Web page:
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Hector BERLIOZ (1803-1869)
Roméo et Juliette (1839, rev. 1847) [92:32]
Symphonie fantastique * Op. 14 (1830) [53:47]
Regina Resnik (contralto); André Turp (tenor); David Ward (bass)
London Symphony Chorus and Orchestra/Pierre Monteux
Vienna State Opera Orchestra/René Leibowitz*
rec. July 1958, Mozartsaal, Konzerthaus, Vienna*; June 1962, Walthamstow Assembly Hall, London. ADD
Originally released on Westminster Records
DEUTSCHE GRAMMOPHON PRESTO CD 471242-2 [76:02+73:16]

A “Westminster Legacy” re-issue, this Berlioz double-bill CD enjoys really extraordinary sound for its era. Every instrument comes through with great clarity, in balance with the others. There's a minimum of hiss and a real sense of space around the music. Unfortunately, that very lucidity of texture also reveals a degree of roughness and imprecision in the Viennese orchestra, especially in the syncopated finale of the “Symphonie fantastique” but that is a minor cavil in comparison with the musicality of Leibowitz’s direction.

This recording of that symphony might not have quite the drive and snap of articulation in the faster passages heard in celebrated rival recordings from the same era by Munch and Ormandy. That said, the lyrical sections, especially the “Scène aux champs”, which can sag in the wrong hands, especially at the relatively slow tempi chosen here, emerges as one of the most satisfying I have ever heard: highly atmospheric and convincing. The only other passages which lack a little in tension are within the first movement, where I miss some of taut nerviness those other conductors generate, but overall this is a superb account which ensures that the listener forgets that this symphony has become something of a warhorse.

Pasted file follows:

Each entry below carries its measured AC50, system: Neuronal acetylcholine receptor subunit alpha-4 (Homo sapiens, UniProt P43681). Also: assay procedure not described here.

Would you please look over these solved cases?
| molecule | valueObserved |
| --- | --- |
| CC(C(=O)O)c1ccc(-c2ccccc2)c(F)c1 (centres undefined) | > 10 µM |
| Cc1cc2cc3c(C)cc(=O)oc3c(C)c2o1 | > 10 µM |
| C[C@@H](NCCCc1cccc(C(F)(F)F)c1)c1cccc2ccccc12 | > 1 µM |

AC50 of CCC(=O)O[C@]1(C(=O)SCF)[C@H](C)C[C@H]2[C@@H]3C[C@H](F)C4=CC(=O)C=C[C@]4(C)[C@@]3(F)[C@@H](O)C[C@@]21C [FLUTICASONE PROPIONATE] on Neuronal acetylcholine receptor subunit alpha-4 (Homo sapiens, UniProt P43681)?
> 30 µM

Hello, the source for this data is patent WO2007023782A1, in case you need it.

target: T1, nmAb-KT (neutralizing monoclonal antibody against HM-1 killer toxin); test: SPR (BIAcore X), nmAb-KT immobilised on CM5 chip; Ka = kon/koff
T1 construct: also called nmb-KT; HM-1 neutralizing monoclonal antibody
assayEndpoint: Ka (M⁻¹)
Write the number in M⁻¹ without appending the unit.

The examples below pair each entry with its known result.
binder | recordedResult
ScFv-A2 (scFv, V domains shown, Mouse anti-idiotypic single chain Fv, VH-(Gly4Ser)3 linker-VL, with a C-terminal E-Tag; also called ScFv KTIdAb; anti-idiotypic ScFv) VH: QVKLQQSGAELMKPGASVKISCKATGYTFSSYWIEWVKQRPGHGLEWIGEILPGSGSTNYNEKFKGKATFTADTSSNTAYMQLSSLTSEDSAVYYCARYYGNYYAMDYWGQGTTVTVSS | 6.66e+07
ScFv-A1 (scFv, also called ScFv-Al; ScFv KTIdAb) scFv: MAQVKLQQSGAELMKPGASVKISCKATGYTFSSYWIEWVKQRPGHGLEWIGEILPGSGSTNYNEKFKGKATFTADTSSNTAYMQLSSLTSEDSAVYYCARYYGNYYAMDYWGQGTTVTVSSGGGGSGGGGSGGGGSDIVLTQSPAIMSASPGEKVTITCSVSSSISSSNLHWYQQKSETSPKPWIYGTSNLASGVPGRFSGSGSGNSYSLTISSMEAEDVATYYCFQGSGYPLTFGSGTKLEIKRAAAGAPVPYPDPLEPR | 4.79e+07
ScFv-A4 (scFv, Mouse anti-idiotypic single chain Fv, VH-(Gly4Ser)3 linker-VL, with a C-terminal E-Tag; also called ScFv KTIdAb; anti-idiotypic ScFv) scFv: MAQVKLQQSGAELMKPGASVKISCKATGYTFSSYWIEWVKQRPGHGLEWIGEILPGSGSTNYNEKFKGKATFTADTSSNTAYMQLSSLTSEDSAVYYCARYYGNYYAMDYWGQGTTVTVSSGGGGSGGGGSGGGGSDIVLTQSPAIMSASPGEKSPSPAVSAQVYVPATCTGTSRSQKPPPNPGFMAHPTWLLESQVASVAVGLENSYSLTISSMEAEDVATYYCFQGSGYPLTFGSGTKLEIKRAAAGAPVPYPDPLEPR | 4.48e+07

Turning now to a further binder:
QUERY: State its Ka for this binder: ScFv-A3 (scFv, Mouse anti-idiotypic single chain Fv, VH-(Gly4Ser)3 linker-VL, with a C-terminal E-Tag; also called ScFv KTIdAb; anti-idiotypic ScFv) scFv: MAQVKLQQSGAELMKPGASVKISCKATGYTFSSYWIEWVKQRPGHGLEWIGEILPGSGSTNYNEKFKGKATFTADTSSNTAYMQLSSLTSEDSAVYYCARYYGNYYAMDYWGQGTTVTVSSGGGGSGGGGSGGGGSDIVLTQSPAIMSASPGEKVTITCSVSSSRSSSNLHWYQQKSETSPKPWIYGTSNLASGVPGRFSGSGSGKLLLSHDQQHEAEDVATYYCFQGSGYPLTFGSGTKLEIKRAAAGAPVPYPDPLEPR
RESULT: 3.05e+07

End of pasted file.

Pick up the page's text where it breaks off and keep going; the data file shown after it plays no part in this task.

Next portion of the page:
As for the Shakespearian fantasy, the LSO under Monteux plays absolutely beautifully, yet even they are upstaged by the verve and attack of the chorus, who sing in excellent French and sound as if they are relishing every moment of their contribution. The climactic chorus is terrifically rousing.

I have read criticism of Monteux sometimes sounding old, tired and routine in his later recordings. He was indeed 87 at the time of this recording and died only two years later, yet he evinces no sign of waning powers: the ecstasy of the love music and the drama of the tomb scene both emerge triumphant, and the frequent quicksilver episodes are never lethargic.

His three soloists are excellent: Regina Resnik is a tad mature and occasionally even a little hoarse of tone but she is steady and expressive in her narrative. André Turp is light, fleet and a genuinely idiomatic Gallic tenor. Best of all is smooth, sonorous, authoritative, Scottish bass David Ward’s Père Laurence, reminding us what a fine artist he was. He sings in good French but makes one minor error, mispronouncing “crucifix” with an Italianate “ch”.

I have not found there to be too many successful recordings of this work; too often they are compromised by some flaw in casting or an inability to unite what can become a diffuse, sprawling and even unbalanced work, for all its many incidental beauties. However, this one vies for quality with my two favourites under Ozawa and Maazel, both of which are currently hard to find.

A full French text and an English translation are provided.

Ralph Moore


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